Ok, back to the economics! So more and more people are missing work because they are depressed and this is costing employers and costing the government. So now it is a lot easier to get psychological treatment through the NHS in the form of Cognitive Behavioural Therapy (apparently CBT tends to be controversial among psychologists but I lack the knowledge to comment on that). Simply put, the government is investing in your mental wellbeing so that you can go to work! In line with this, CBT has also become an important part of programmes for the unemployed.

You've probably noticed a little contradiction here. Work is meant to make us happy and healthy. So why are we increasingly skipping out on work because of unhappiness? Well, this may come as a shock to you, but work isn't the only thing that makes us happy. I know - mind boggling, right? Oh... you're not surprised? Ok then.

Studies repeatedly show that access to public goods makes people happy. Davies gives examples of this research technique that asks people to give a monetary value to social or public goods. For example, how much extra income would you need to maintain your current level of happiness if you, say, couldn't attend concerts? This particular public good happens to be valued at nine grand/year. Personally, I think this kind of methodology is pure genius! It is simply an extension of school-boy bets: "I'll give you £2 to eat a handful of dirt." "No way! I wont do it for less than £5!" Thus, the happiness value of not eating dirt is the equivalent of £5. It is so simple and so effective.

I may think it is great, but the results worry liberal economists. This kind of research ultimately shows that the private income needed to compensate for public goods is very, very high. This means that £1 spent on public goods generates much more happiness than £1 spent privately. The evidence shows that public spending makes us all happy and, therefore, makes us all more able to go to work, be productive, and boost the economy. Neo-classical economists (i.e. those currently making policy) don't like this because they like to argue that public spending is bad. But the evidence is there and they can't ignore it. But as Davies so rightly points out, they don't exactly shout about it:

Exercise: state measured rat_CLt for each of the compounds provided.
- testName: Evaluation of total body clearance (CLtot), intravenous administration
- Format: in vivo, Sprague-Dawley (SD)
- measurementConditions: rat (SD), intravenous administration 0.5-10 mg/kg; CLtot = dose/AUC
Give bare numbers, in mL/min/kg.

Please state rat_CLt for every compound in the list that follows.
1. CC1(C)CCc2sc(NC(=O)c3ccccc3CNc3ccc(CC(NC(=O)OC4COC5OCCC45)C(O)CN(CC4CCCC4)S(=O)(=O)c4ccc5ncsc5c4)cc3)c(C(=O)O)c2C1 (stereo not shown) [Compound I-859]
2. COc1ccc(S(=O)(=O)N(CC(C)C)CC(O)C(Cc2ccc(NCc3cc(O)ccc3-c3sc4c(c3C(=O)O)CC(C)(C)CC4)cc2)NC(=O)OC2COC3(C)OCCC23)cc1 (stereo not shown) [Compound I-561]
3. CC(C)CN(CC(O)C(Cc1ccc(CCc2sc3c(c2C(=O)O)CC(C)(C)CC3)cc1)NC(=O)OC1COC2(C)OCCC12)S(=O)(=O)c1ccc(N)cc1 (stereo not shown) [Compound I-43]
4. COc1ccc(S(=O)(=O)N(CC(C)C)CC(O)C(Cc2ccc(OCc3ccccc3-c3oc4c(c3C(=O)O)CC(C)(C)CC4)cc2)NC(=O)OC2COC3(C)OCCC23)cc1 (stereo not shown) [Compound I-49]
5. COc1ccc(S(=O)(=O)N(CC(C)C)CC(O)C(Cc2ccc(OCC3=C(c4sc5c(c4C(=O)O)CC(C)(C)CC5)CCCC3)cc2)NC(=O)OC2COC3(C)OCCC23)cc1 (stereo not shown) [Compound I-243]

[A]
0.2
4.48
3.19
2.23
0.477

The political ramifications of such a technique have to be carefully concealed by the neo-classical economists currently seeking to introduce it to policy-making. But, arguably, a spectre is haunting liberal economics.
You may find the whole idea of trying to value happiness/unhappiness a bit absurd. And I'd say that is a valid opinion to hold. But read this article and you'll see how Davies grapples with the ontology of happiness and unhappiness and looks at the historical relationship between capitalist markets and mental wellbeing. Then you'll begin to see why some people find it so very important to put a price on happiness.

OR, you could just go the Peanuts-route and simply accept that happiness is a warm blanket.
Happiness is a Warm Blanket :)

21 October 2011

Roo gets a Facelift!